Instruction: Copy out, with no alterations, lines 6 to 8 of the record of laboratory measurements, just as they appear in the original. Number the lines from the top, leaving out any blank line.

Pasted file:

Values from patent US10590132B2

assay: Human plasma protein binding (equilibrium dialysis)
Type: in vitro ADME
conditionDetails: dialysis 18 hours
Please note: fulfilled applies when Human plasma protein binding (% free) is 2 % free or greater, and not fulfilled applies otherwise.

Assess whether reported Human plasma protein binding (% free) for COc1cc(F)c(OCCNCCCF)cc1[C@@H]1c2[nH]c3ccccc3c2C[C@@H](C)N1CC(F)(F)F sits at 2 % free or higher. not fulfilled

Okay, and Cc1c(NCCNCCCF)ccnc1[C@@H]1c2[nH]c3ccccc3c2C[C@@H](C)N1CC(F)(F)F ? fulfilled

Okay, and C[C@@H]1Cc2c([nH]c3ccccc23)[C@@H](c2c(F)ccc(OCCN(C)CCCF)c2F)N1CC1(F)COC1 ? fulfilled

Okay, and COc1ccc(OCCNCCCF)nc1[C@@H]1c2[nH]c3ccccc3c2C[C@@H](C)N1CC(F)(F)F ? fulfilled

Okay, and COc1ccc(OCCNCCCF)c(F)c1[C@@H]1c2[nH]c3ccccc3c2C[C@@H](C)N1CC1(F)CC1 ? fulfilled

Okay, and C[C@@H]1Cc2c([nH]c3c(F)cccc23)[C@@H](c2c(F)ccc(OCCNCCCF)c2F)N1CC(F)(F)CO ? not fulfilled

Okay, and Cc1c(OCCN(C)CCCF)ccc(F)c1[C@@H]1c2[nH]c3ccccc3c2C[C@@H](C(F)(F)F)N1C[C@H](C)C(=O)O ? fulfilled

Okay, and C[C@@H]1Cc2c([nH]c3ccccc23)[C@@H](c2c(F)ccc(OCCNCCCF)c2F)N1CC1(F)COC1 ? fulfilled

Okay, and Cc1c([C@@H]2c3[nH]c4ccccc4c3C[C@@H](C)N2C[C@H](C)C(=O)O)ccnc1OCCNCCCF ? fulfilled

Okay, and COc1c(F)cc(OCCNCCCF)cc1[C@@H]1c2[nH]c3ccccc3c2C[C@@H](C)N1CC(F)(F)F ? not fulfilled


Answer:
Assess whether reported Human plasma protein binding (% free) for COc1cc(F)c(OCCNCCCF)cc1[C@@H]1c2[nH]c3ccccc3c2C[C@@H](C)N1CC(F)(F)F sits at 2 % free or higher. not fulfilled

Okay, and Cc1c(NCCNCCCF)ccnc1[C@@H]1c2[nH]c3ccccc3c2C[C@@H](C)N1CC(F)(F)F ? fulfilled

Okay, and C[C@@H]1Cc2c([nH]c3ccccc23)[C@@H](c2c(F)ccc(OCCN(C)CCCF)c2F)N1CC1(F)COC1 ? fulfilled